Celebrate the Ordinary became my new life’s purpose.

It wasn’t until a few years later that I actually found a Bible verse to back this up.

Blessed be the Lord, Who daily loads us with benefits, The God of our salvation! Selah. Psalm 68:19.

Daily, ordinary, normal benefits that we lose sight of. 

1059374_10201047318841817_126546265_n[1].jpg

Young parents that are frazzled by the mountains of dirty clothes, homework, chauffeuring kids from place to place. The huge grocery bill for the bottomless pit kids, the constant correction needing to be given are all blessings. Don’t let these “normal” days and years pass you by.

The same could be said in every stage of our lives.

The newlyweds that laugh at each other’s not funny jokes, the spontaneous trips, sleeping in on the weekend – whatever it is that newlyweds do.

IMG_3847.JPG

Those with older parents that you are caring for. The constant doctor’s appointments, the reminding over and over, the frustrations of care giving. It will all be a thing of the past and you will long for one more conversation. These are precious blessings – not normal nor ordinary.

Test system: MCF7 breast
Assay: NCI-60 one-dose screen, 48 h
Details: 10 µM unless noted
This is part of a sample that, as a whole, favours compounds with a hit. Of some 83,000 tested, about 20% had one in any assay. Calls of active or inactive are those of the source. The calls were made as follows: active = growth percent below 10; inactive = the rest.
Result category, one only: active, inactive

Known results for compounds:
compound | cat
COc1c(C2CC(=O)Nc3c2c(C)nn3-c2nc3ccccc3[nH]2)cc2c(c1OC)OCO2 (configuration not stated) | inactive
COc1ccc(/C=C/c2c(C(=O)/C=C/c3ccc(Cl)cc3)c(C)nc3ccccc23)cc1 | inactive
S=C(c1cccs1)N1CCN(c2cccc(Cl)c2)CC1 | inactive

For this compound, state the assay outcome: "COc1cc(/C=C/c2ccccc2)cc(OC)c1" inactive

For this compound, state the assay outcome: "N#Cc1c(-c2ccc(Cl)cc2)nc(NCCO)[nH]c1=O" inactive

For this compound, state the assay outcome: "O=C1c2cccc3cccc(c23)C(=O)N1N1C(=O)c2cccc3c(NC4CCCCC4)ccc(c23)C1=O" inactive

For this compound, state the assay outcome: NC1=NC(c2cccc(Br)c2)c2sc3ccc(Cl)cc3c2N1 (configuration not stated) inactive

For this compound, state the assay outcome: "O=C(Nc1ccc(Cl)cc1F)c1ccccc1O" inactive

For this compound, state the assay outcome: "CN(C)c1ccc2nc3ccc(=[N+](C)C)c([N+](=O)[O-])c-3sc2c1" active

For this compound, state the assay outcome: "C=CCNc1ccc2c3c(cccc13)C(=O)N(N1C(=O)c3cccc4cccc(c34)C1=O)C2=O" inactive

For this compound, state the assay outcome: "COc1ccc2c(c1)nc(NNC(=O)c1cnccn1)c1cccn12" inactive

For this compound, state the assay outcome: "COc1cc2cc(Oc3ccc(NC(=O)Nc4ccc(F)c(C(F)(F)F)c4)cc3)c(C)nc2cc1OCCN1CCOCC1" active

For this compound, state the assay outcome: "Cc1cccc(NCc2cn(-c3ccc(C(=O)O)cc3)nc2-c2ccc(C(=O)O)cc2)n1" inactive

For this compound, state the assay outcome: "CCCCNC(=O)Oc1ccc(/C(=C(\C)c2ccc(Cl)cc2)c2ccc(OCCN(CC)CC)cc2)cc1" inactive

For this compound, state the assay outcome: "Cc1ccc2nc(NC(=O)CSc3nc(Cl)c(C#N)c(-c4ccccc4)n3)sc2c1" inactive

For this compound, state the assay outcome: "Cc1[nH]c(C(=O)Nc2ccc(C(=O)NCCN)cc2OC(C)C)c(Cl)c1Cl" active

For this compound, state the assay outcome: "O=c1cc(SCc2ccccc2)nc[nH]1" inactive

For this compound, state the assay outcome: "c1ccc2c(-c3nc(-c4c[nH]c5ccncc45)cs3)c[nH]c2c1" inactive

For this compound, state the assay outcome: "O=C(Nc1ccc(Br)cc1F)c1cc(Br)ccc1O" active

No matter where you are in life, chances are you need to stop and pay attention to the ordinary. Normal, ordinary are blessings from God. There is much more joy in life when you appreciate what God gives daily.

Purpose to not let the normal go unnoticed.

 

 

 

 

 

A Mother's Day Tribute

IMG_8314.JPG

There are four reasons why I can celebrate Mother’s Day. And this is in acknowledgment of them.

Son #1 – It’s a wonder he’s alive. The first one is the experimental, learning one. He came into the world backwards and caused the start of C-sections in my future. I will spare you the details other than saying it wasn’t the best bonding experience. Trying to do a spinal that didn’t work and waking up to a new baby - it was quite the initiation into motherhood.

He has all the first-born virtues. He’s like me when it comes to certain things – mostly all his good qualities. He now owns Anchorage Yacht Sales and jumping into one of his “boats” is a luxury for us. He will always hold a special place in my heart as being the first.